The proof is interesting, as it relies on a lovely theorem of Łuczak and Pyber:

**Theorem** Almost all elements of the symmetric group *S _{n}* lie in no proper transitive subgroup of

*S*except possibly the alternating group

_{n}*A*.

_{n}Now the multiplication group of a quasigroup is transitive, as we noted, and it contains the first row of the Latin square (regarded as a permutation); for a random quasigroup, this is a random permutation. So it is almost always the symmetric or alternating group. The final step uses a theorem of Häggkvist and Janssen, according to which the proportion of Latin squares whose rows are all even permutations is exponentially small.

Now the niggling problem is:

**Problem** Is it also true that almost all loops have multiplication group the symmetric group?

The above argument doesn’t work, because the first row of the Cayley table of a loop is the identity. However, the second row is a derangement. One of the oldest results in probability theory is that a positive proportion of elements of the symmetric group (in the limit, 1/e) are derangements; and since almost none of them lie in “small” proper subgroups of *S _{n}*, the argument concludes as before.

But this is not correct. The second row of a random Latin square whose first row is the identity is not a *uniform* random derangement, since the fist two rows can be extended to a Latin square in different numbers of ways depending on the chosen derangement.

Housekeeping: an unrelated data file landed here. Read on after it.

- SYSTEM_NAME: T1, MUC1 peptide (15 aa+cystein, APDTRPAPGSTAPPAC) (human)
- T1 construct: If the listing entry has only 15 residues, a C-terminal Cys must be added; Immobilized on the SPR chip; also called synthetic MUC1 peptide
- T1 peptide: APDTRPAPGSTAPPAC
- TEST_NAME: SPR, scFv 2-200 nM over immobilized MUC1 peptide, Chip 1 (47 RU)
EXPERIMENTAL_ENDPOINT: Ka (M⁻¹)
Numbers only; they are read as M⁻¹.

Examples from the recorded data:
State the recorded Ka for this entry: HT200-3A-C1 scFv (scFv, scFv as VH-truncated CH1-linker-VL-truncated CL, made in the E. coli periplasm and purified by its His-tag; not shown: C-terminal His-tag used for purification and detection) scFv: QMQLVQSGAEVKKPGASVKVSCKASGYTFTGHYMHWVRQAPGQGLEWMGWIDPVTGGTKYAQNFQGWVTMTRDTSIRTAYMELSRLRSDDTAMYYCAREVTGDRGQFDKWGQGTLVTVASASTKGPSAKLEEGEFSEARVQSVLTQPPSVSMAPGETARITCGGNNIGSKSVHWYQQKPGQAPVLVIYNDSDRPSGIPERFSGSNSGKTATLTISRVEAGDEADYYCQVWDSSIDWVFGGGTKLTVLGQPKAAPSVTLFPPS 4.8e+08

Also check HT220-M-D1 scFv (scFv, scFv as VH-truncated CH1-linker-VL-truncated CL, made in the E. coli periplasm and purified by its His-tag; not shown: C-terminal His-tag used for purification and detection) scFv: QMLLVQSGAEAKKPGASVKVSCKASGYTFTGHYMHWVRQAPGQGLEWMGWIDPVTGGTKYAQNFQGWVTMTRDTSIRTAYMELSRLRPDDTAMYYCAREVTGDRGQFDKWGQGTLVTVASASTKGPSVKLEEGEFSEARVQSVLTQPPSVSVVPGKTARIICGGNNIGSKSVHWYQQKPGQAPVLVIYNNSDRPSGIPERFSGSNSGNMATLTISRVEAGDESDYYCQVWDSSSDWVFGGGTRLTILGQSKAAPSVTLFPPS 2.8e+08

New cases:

For example, of the nine derangements in *S*_{4}, three of them are products of two transpositions, and have four extensions to a Latin square; the other six are 4-cycles, and have only two extensions. So each derangement of the first type has probability 1/6, whereas one of the second type has probability 1/12.

Remarkably, it turns out (empirically) that this non-uniformity rapidly washes out as *n* increases:

**Conjecture** The probability distribution on derangements defined as above (where the probability of a derangement is the probability that a random Latin square with first row the identity has that derangement as its second row) tends *very rapidly* to the uniform distribution as *n* tends to infinity.

For example, for *n* = 7, the numbers of extensions of the first two rows to a Latin square for the various cycle structures of derangements are

- (7): 6566400
- (2,5): 6604800
- (2,2,3): 6635520
- (3,4): 6543360

So, from differing by a factor of 2 for *n* = 4, the probabilities agree to within a little over 1% for *n* = 7. For larger values, the agreement is even more striking.

There are some results by Nick Cavenagh, Catherine Greenhill and Ian Wanless on bounding the ratios of these probabilities, but they are very far even from showing that the ratios tend to 1.

If it could be shown that this distribution tends to uniform faster than the error term in the Łuczak–Pyber theorem, we would have solved the problem. But there may be other ways to attack it which I haven’t thought of yet.

While I am on the subject, I would like to say a bit more about the Häggkvist–Janssen theorem.

**Problem** What can be said about the distribution of the number of rows of a random Latin square which (as permutations) have even parity?

Since the message of the preceding conjecture is that there is a lot of near-independence in quite large pieces of a random Latin square, the natural conjecture would be that the distribution is close to binomial with parameter 1/2, at least for large *n*.

Evidence supports this conjecture fairly well, but the tails of the distribution seem a little heavier than it would predict. The exponential bound in the Häggkvist–Janssen theorem is substantially larger than 1/2^{n}, and examination of small Latin squares suggests that this is with good reason.